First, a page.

Friday, February 21, 2014

COMMUNICATION

6.3            MEANING AND DEFINITION OF COMMUNICATION

Communication is something so simple and difficult that we can never put it in simple words, says T. S. Matthews. Peter Little defines communication as follows:

Communication is the process by which information is transmitted between individuals and/or organisations so that an understanding response results. Another very simple definition of 'communication' has been provided by W. H. Newman and C. F. Summer Jr.: “Communication is an exchange of facts, ideas, opinions, or emotions by two or more persons”. William Scott defined communication in his Organisation Theory: “Administrative communication is a process which involves the transmission and accurate replication of insured by feedback for the purpose of eliciting actions which will accomplish organizational goals”.


These definitions emphasize four important points:

1.                  The process of communication involves the communication of ideas.

2.               The ideas should be accurately replicated (reproduced) in the receiver's mind, i.e., the receiver should get exactly the same ideas as were transmitted. If the process of communication is perfect, there will be no dilution, exaggeration or distortion of the ideas.

3.       The transmitter is assured of the accurate replication of the ideas by feedback, i.e., by the receiver's response which is communicated back to the transmitter. Here it is suggested that communication is a two way process including transmission of feedback.


4.                  The purpose of all communication is to elicit action. 
6.4              THE COMMUNICATION SITUATION AND CYCLE

The communication situation is said to exist when

1.                  there is a person (sender or transmitter) desirous of passing on some information;

2.                  there is another person (receiver) to whom the information is to be passed on;
3.                  the receiver partly or wholly understands the message passed on to him;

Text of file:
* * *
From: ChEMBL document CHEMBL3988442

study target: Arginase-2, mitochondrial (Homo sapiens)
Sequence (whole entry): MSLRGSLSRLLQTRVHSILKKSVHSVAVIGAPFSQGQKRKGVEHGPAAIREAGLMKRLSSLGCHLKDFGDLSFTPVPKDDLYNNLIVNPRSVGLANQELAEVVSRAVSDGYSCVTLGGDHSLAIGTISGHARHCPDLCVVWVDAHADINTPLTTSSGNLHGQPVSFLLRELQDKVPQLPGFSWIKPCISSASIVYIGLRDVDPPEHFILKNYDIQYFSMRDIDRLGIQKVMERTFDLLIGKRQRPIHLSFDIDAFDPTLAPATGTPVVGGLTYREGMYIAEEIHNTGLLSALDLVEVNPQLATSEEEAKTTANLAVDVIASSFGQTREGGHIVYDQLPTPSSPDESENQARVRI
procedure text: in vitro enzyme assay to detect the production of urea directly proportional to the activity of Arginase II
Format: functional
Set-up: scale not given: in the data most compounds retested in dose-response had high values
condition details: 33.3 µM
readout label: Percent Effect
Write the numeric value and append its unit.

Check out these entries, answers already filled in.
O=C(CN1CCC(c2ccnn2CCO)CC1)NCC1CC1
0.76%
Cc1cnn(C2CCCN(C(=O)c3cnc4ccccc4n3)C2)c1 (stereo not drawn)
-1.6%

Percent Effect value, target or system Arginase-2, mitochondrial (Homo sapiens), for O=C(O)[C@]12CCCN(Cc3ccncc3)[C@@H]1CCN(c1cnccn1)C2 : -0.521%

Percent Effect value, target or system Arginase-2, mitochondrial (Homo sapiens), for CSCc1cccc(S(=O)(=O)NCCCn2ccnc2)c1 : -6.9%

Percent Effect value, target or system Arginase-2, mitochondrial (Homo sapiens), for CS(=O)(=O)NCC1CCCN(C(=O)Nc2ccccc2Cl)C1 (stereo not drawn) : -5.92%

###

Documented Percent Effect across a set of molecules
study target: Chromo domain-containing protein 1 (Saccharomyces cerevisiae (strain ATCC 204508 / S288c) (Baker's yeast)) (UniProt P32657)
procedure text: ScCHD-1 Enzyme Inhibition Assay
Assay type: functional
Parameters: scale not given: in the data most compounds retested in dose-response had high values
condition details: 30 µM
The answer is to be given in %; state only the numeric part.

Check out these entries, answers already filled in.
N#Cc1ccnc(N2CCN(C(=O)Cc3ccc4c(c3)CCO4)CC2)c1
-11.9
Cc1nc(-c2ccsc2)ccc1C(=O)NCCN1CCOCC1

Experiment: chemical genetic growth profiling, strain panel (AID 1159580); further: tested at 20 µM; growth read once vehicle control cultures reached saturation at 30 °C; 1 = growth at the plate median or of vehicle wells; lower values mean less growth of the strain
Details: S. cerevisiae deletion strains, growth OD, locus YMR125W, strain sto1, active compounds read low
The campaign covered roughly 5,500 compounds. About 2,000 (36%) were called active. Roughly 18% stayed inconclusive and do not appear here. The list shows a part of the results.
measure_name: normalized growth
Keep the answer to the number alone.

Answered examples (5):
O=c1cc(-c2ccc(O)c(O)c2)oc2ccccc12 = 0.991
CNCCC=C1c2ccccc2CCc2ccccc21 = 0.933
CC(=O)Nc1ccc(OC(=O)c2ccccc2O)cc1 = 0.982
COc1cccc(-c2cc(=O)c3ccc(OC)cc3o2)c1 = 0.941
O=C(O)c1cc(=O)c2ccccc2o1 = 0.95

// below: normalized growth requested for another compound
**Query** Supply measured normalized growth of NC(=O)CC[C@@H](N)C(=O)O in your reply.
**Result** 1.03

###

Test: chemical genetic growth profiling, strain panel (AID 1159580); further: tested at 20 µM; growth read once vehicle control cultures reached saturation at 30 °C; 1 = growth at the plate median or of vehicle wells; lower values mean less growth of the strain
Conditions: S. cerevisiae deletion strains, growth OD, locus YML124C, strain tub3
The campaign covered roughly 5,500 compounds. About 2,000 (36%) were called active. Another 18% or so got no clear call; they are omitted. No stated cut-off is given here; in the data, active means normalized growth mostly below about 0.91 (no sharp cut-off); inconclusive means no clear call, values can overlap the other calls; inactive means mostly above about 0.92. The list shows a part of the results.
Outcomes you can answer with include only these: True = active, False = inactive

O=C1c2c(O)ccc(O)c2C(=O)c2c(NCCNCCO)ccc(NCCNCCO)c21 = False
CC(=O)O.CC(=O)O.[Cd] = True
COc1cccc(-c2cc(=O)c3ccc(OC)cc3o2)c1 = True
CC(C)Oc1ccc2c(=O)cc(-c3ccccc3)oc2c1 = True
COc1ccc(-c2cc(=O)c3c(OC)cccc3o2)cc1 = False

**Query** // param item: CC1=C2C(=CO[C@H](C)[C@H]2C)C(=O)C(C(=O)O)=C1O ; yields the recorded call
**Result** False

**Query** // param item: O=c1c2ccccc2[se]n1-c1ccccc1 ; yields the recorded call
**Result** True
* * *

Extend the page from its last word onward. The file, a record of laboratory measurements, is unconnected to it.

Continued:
4.                  the receiver responds to the message, i.e., there is some kind of feedback.

The communication situation cannot exist in the absence of any of these four components. Two gentlemen greeting each other with folded hands constitute a communication situation, for (a) there is a person desirous of sending a message (greeting); (b) there is another person to receive this message; (c) when the first person folds his hands, the second one understands that he is being greeted; and

(d) the second person immediately responds back by folding his own hands.

But, if a Hindi-speaking person addresses a Tamil-speaking person in Hindi, the communication situation does not exist, for though there is a person desirous of sending a message, the message is not understood and consequently there is no feedback.
In the communication cycle, the transmission of the sender’s ideas to the receiver and the receiver’s feedback or reaction to the sender is done. The main steps of this cycle are as follows:
1.
Input
: the information or ideas the sender wants to give the receiver;
2.
Channel
: letter, fax, phone call, electronic mail, etc;
3.
Message
: the-actual massage that is sent;
4. Output
: the information the receiver gets;
5.
Feedback
: the receiver’s response (or non-response) to the massage;
6.
Brain drain: the possibility of misunderstanding at any step.

If the action desired in the message is satisfactorily performed or the information is faithfully received (ensured by the feedback), we say the communication loop has been closed. But breakdowns in the communication cycle are quite frequent. The breakdown may be due to one or more of the following:

      Improper formulation of the message in the mind of the sender;

        Improper statement of the information in the message;

      Improper statement of the message by the receiver.